TuKKA, as you may know, has recently posted an EP on his myspace titled Let Glasgow Flourish! He's burning up a small number of copies with artwork as I write, and I'm sure that if you were to poke him you might be able to grab one before they're all gone. Tuckerock is a sort of Birchville-inspired sleaze-drone made on a £3 casio keyboard with some fuzzed up guitar providing the wash. It's perhaps the freshest I've heard this sound in a couple of years:
While in Scotland:
Play Bagpipes Made In Canada
Birchville Cat Motel is yer'man Campbell Kneale from New Zealand. And yep, he played an electronic bagpipe machine. As well as a very crazy sort of drone controller that you can see his finger on - it's like a guitar string through which ALL THE POWER IN THE UNIVERSE is flowing, and as he moves the thing that looks like a stapler, or changes the pressure exerted by his fingers, so too changes the AMOUNT OF POWER IN THE UNIVERSE, and we all feel the changes accordingly.
I have to admit that BCM messes with my sense of time - perhaps he speeds it up and slows it down with his stapler. After this show (at the 13th Note on 9th Jan) Tukka assured me it'd been at least 20minutes, but I can only account for 5minutes.
The support had been a miss and a hit. The miss: Opaque, a bunch of guys on several guitars wearing facemasks had taken us from some positive-interference style work (not-quite unisons) that might have overlapped with Phill Niblock or even LaMonte Young (his drift studies) into some dirge-driven onanistic powerchords in an attempt to be dredging the same tar pits as Sunn0))) etc. I'm all for the Southern Lord family, but I don't think it's a case of turning it up and making it slow. The delicate work had been pretty good, so I was kinda sad to lose interest.
I came back in for a spectacular treat - Richard Youngs on guitar in a combo with Alex Neilson playing free on drums.
Youngs' eldritch, folklore-esque multi-instrumental releases are pretty hard to track down, although the Wire magazine have some mp3s on their site following a frontpage a while back. Together, he and Neilson worked around a number of ideas - creeping up to them, testing them like a wobbly tooth. But the main emphasis was to keep the tooth firmly in place, so those sharp spikes of tension and pain weren't allowed to give over to that swollen flooded feeling of bursting release. Delicate tension the whole way, ramped and mounted on the fear that you might chew on the wrong side of your mouth.
But yeah, the last five minutes were the best. BCM came on, plugged in a stadium's worth of cables to his unit and started screaming, mutedly, into a microphone that he nearly swallowed.
The show reminded me most of 'Chi Vampires' off the EP of the same name - you've got a gentle chamois leather softly buffing your bodywork when someone hits a switch and you see it's a brillopad - but brillo still makes stuff sparkle, right? Scratch on through, you'll see the silver, you'll FEEL cleaner. Throughout the set the layers of sound were tightly located - it was all very geographical. If you sort-of tuned your ears up you could hear the abrasive rinsing of static phasing itself around your head, and if you tuned down you could hear short bursts of samples looping off-beat. In you screwed your eyes into your ears you could see and hear that the air itself was made of sirens and bagpipes, while deep in the back of your neck you knew that you could hear a heavy bass drum, pounding you to the core, trying to break open your ribcage and let the deaf leopard out. Everything roared. And then filtered itself out, slowing itself back to earth, leaving only a sampleloop to remind us that music usually demands that a riff be repeated.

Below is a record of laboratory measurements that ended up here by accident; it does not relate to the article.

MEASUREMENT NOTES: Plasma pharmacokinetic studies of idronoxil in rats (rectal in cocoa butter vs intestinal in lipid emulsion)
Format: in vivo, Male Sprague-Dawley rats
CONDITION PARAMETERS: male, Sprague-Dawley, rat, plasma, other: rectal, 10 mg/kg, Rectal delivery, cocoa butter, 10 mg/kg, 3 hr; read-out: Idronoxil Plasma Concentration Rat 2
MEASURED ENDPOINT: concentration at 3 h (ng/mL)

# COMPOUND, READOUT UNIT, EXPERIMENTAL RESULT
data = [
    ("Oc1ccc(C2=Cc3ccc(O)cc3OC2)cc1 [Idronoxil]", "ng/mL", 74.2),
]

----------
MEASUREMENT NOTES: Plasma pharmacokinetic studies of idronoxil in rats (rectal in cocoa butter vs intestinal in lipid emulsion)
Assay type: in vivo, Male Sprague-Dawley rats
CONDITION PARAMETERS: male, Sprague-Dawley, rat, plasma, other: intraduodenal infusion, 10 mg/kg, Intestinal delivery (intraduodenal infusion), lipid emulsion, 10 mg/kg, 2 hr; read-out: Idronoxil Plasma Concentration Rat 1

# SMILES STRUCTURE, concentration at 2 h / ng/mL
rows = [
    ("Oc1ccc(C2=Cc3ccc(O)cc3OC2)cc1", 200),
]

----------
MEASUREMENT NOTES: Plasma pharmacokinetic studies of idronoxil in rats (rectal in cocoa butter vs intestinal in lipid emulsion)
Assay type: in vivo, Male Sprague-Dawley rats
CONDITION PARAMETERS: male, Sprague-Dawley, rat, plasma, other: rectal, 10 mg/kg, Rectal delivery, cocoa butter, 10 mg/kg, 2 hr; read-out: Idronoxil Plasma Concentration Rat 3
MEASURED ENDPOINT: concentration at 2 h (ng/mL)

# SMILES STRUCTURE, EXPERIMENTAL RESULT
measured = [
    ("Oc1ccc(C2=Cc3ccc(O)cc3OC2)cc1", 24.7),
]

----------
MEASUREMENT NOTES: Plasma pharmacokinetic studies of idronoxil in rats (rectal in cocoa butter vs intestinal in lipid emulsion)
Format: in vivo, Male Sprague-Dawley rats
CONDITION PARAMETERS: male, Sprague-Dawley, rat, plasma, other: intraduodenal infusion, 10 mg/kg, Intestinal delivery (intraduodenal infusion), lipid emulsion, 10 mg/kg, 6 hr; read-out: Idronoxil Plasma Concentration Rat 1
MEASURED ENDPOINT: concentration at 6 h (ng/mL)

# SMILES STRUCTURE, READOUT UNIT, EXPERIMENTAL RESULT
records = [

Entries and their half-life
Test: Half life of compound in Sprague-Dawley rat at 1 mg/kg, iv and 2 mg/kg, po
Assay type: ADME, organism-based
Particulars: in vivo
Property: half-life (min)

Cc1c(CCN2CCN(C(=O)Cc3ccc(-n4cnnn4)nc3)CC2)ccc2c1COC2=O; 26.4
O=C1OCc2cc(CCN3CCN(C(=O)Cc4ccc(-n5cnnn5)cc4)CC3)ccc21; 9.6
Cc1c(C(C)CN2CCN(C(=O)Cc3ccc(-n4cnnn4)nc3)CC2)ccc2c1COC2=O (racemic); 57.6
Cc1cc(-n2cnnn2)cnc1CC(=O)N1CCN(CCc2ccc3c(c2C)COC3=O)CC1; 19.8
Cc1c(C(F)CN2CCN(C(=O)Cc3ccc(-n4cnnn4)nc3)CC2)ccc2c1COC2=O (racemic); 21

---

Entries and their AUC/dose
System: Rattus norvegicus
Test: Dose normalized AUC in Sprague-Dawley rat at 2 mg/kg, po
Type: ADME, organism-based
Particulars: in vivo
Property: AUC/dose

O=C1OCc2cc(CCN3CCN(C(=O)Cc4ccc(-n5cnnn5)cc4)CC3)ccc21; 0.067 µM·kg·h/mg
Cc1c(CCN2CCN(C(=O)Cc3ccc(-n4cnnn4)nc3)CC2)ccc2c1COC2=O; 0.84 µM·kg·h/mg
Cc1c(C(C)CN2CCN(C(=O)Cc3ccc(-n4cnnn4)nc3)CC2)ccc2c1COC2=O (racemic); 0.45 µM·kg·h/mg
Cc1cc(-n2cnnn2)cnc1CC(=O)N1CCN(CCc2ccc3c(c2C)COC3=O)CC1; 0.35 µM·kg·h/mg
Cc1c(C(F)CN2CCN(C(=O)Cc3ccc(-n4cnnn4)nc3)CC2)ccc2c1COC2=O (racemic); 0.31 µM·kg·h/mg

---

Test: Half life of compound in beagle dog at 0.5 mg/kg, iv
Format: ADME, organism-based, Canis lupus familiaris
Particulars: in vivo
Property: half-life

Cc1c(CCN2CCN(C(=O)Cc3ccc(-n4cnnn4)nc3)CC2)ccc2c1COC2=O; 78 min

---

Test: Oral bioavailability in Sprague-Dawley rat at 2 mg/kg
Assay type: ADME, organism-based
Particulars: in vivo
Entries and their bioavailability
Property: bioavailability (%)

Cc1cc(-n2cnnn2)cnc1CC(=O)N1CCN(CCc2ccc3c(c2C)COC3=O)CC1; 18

I asked Campbell a coupla questions afterwards, drunkenly pushing an agenda, and here's the ever-so-professional transcript:
JR: Hey, so how do you feel the audience should be taking your shows?
CK: I guess I don't write the music with a particular audience reaction in mind...
JR: I mean, you're there on stage, kinda rockin out, while the crowd seem to stand so deadly still, like they're scared to move their heads in case they miss anything.
CK: It makes a difference - if you move your head then you get hit with lots of different frequencies, the whole sound changes as you move.
JR: So you're there rockin back and forth...
CK: .... yeah, and I'm feeling it that way. It's a big rock thing for me on stage, right?
JR: I was going to ask - what're the samples?
CK: That last one at the end is an Iron Maiden loop
JR: Is that important to you?
CK: Yeah, I grew up listening this stuff, and I just love listening to it and using it in what I do. I get really excited being able to use it, and I love hearing it over and over.
Yep, I shouldn't try asking questions again. Promise you I won't. But hey, a similar idea can be found on Jason Forrest / Donna Summer's 'Death AfterLife' (on Mew le Disque), which essentially samples the whole of Iron Maiden's greatest hits and rebuilds them into power drone for the kids with new ears. Two guys coming from similar directions pull out radically different yet sympathetic sounds. I'll post some shortly, you can compare and contrast at yer leisure. In the meantime, go check out Let Glasgow Flourish!